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Republican Vikram Mansharamani Loses Bid for U.S. Senate Seat From New Hampshire

Republican Vikram Mansharamani Loses Bid for U.S. Senate Seat From New Hampshire

  • The Indian American businessman and author came in fourth place with 7.6 percent of the votes in the crowded Sept. 13 primary.

Indian American businessman and author Vikram Mansharamani fell short of his maiden campaign for the U.S. Senate from New Hampshire in the crowded Sept. 13 Republican primary. He came in fourth place with 7.6 percent of the votes, according to NBC Boston data. Don Bolduc, a retired Army general and 2020 election denier won the nomination for the Senate, according to The Associated Press.

A political neophyte, Mansharamani has spent his life creating businesses and helping entrepreneurs and Fortune 500 companies create jobs and grow, his profile says. An economist and author, he has written a book about economics and his writings have appeared in Bloomberg, Fortune, Forbes, and a long list of other publications. LinkedIn twice listed him as their #1 Top Voice for Money, Finance, and Global Economics, and Worth profiled him as one of the 100 most powerful people in global finance.

“The son of two working-class immigrants, he earned scholarships and took out loans to pay for college and graduate school, and since graduating, has dedicated himself to helping educate the next generation of Americans for success,” his website says. He learned the value of service to others by watching his father, an auto-mechanic by training, and by seeing his mother, a dietician, dedicate her career to helping promote health through food.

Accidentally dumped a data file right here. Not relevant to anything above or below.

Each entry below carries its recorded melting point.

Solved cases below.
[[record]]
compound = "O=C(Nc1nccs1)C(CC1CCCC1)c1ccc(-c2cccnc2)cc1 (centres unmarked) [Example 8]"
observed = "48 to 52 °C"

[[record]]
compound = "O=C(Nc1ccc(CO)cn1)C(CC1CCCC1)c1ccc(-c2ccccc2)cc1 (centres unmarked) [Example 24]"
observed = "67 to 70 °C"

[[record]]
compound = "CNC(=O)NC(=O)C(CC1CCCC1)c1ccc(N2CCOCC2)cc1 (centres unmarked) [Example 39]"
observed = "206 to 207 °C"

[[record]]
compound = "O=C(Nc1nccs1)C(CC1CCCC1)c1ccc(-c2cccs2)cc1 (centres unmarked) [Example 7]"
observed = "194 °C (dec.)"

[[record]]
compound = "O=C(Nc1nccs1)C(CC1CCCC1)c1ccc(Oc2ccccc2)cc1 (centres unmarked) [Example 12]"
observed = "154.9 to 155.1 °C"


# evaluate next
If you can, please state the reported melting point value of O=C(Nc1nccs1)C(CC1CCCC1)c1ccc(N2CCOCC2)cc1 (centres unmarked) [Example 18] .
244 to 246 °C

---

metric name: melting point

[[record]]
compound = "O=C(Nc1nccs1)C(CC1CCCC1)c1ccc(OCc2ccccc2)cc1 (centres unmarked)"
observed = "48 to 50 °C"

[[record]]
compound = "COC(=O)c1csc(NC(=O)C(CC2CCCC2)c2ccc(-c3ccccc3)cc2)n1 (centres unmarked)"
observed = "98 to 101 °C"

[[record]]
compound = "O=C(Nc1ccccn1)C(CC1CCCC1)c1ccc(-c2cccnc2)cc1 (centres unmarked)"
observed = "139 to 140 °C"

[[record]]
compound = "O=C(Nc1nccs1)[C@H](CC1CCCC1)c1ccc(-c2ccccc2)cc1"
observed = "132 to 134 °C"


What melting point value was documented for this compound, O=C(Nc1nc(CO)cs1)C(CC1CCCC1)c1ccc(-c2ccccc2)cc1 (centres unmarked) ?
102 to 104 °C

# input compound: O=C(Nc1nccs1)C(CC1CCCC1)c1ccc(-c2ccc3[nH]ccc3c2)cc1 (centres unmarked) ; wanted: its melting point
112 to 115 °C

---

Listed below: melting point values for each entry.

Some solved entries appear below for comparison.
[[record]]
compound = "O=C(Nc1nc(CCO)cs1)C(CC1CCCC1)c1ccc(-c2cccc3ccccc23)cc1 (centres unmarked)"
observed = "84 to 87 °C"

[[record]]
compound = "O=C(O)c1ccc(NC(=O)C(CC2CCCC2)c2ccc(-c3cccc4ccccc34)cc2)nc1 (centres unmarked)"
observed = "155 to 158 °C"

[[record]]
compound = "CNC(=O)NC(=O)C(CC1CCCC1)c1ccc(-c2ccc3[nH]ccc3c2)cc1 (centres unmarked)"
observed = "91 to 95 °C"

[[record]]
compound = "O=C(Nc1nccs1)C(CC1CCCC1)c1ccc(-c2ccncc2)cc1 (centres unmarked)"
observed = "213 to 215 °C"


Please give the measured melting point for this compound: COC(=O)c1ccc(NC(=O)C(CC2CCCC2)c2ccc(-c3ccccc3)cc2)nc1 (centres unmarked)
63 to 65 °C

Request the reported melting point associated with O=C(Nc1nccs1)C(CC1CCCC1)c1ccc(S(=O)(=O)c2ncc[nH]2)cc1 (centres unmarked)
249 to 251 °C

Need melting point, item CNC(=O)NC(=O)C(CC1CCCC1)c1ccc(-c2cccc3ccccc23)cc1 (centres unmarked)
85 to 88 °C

Vikram Mansharamani

As a director of one of the largest trucking companies in the world, he spent time on the road with truckers to learn about them and the jobs that they do. He even went to tractor trailer driving school to earn his Commercial Driver’s License (CDL). He has driven the big rigs, making deliveries and dropping off loads here in New Hampshire. 

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He has been a lecturer at Harvard University and Yale, where he taught students to use multiple perspectives in making tough decisions. In addition to teaching, he also advises several Fortune 500 CEOs to help them navigate the radical uncertainty in today’s business and regulatory environment. 

He has a Ph.D. and two Masters degrees from MIT and a Bachelor’s degree from Yale University, where he was elected to Phi Beta Kappa. He lives in Lincoln with his wife of 20 years, daughter, son, golden retriever, and two cats.

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